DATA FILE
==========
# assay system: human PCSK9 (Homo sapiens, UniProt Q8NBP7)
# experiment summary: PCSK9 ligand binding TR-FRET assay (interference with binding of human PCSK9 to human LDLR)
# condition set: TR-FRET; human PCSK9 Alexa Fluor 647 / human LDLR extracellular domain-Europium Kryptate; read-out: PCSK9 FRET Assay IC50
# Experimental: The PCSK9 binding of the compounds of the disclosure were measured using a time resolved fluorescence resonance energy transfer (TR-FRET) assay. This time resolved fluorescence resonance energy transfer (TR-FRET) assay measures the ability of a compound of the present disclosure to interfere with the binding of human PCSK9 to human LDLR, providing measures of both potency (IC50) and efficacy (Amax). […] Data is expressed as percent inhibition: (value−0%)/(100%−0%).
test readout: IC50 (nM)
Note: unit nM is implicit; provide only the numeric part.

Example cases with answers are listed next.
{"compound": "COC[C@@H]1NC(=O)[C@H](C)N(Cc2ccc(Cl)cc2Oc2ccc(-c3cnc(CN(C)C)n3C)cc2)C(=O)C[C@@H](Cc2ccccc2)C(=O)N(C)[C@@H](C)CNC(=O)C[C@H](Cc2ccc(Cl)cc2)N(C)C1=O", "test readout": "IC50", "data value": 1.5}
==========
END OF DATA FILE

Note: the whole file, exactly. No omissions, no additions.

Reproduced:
# assay system: human PCSK9 (Homo sapiens, UniProt Q8NBP7)
# experiment summary: PCSK9 ligand binding TR-FRET assay (interference with binding of human PCSK9 to human LDLR)
# condition set: TR-FRET; human PCSK9 Alexa Fluor 647 / human LDLR extracellular domain-Europium Kryptate; read-out: PCSK9 FRET Assay IC50
# Experimental: The PCSK9 binding of the compounds of the disclosure were measured using a time resolved fluorescence resonance energy transfer (TR-FRET) assay. This time resolved fluorescence resonance energy transfer (TR-FRET) assay measures the ability of a compound of the present disclosure to interfere with the binding of human PCSK9 to human LDLR, providing measures of both potency (IC50) and efficacy (Amax). […] Data is expressed as percent inhibition: (value−0%)/(100%−0%).
test readout: IC50 (nM)
Note: unit nM is implicit; provide only the numeric part.

Example cases with answers are listed next.
{"compound": "COC[C@@H]1NC(=O)[C@H](C)N(Cc2ccc(Cl)cc2Oc2ccc(-c3cnc(CN(C)C)n3C)cc2)C(=O)C[C@@H](Cc2ccccc2)C(=O)N(C)[C@@H](C)CNC(=O)C[C@H](Cc2ccc(Cl)cc2)N(C)C1=O", "test readout": "IC50", "data value": 1.5}